Metadata Belongs With The Class, Not With Another Class
After reading Mike Taulty’s post “Metadata Classes – A Force for Good or Evil?”, I realized that this is something that I was highly annoyed with in the past, and never got a chance to write anything about.
If you haven’t seen them yet, “metadata classes” as Mike refers to them are a way to extend the metadata of code that doesn’t belong to you. For example, in ASP.NET Dynamic Data you get a set of tool-generated types and can’t decorate them with attributes directly because these attributes will be deleted when the code is re-generated. So what do you do? You write another class, echo the properties of the original class, and decorate them with the attributes you wanted to put on the original class’ properties.
In my humble opinion, this is a coding horror. (Not in the popular blog sense, in the original Steve McConnell sense.)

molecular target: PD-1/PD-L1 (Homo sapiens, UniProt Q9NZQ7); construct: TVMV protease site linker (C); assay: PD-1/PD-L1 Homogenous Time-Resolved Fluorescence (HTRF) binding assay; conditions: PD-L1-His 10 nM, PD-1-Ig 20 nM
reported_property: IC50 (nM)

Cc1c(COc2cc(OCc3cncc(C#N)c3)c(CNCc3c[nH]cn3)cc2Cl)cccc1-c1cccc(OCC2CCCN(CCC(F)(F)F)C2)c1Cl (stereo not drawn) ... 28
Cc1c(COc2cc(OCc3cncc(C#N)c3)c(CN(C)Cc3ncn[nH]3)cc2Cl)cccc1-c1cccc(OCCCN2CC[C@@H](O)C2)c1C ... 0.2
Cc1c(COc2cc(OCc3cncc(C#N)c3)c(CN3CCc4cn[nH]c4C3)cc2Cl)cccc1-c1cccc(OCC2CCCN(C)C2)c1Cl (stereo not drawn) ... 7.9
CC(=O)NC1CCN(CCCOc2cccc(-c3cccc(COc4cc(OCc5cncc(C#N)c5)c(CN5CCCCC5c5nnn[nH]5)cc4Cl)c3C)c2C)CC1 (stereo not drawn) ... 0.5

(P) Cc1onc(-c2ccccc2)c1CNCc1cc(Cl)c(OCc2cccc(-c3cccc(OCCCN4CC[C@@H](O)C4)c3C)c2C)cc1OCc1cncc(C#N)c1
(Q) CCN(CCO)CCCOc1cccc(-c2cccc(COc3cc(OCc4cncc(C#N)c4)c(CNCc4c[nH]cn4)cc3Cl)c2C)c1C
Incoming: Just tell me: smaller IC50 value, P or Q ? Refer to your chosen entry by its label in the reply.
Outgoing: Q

It’s perfectly fine with me that the class metadata is not specified on the class itself, because it’s auto-generated (although in scenarios like these I would often copy and maintain the auto-generated code myself – I hate to see auto-generated code in my project that I don’t fully control). My problem is with the fact that you have to write another class which has only one purpose – to be a metadata container for someone else. How are developers supposed to learn object-oriented programming principles if they are forced to write a class that has absolutely no meaning in the domain model, and serves only as a container of attributes?
Don’t get me wrong – this isn’t a trivial problem to solve. Alon Fliess and I have had the pleasure of developing an AOP framework in which metadata on types could be expressed as .NET attributes or as an XML configuration file, which contains serialized attributes mapped to the type/method/property which they decorate. The mechanics of combining this metadata, propagating it across classes and interfaces and other challenges were at the core of this framework, and enabled us to build exciting features.
I’m not suggesting that you should implement a framework for combining attributes and configuration every time you need metadata in your code. Regardless, the idea of having a class which serves as a metadata container rings the coding horror bell for me. If you have other ideas how this knot can be untied, please feel free to use the comments or write another post. :-)